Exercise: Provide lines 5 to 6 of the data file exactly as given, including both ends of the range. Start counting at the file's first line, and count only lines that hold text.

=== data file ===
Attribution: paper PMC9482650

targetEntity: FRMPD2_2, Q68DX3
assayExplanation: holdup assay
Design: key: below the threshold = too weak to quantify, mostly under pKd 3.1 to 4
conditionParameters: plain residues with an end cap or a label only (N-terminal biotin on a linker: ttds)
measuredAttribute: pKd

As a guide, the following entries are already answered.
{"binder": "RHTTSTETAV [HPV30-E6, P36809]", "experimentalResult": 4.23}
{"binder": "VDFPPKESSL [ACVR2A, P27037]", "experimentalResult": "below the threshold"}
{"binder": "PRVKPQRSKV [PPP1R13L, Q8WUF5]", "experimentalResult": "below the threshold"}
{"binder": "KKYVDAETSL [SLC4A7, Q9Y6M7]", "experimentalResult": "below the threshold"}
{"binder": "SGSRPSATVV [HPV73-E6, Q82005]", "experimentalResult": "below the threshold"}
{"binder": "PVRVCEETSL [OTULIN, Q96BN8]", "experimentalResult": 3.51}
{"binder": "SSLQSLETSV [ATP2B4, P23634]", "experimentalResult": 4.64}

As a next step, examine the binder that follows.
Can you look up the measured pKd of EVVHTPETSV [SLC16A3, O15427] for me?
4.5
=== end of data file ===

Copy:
conditionParameters: plain residues with an end cap or a label only (N-terminal biotin on a linker: ttds)
measuredAttribute: pKd